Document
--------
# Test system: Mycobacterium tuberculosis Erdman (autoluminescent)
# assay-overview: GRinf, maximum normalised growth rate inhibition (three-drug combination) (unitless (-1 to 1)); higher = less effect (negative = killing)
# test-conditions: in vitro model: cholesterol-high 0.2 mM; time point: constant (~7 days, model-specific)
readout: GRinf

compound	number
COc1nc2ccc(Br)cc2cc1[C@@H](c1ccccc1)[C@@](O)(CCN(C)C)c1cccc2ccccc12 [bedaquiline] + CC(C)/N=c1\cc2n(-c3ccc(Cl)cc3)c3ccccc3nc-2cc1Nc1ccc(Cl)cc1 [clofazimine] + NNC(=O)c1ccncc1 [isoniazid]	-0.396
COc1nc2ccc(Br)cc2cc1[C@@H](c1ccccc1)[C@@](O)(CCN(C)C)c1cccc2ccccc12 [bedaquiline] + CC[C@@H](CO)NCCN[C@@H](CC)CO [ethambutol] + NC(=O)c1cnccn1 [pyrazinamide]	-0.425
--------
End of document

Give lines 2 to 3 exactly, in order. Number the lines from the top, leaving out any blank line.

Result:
# assay-overview: GRinf, maximum normalised growth rate inhibition (three-drug combination) (unitless (-1 to 1)); higher = less effect (negative = killing)
# test-conditions: in vitro model: cholesterol-high 0.2 mM; time point: constant (~7 days, model-specific)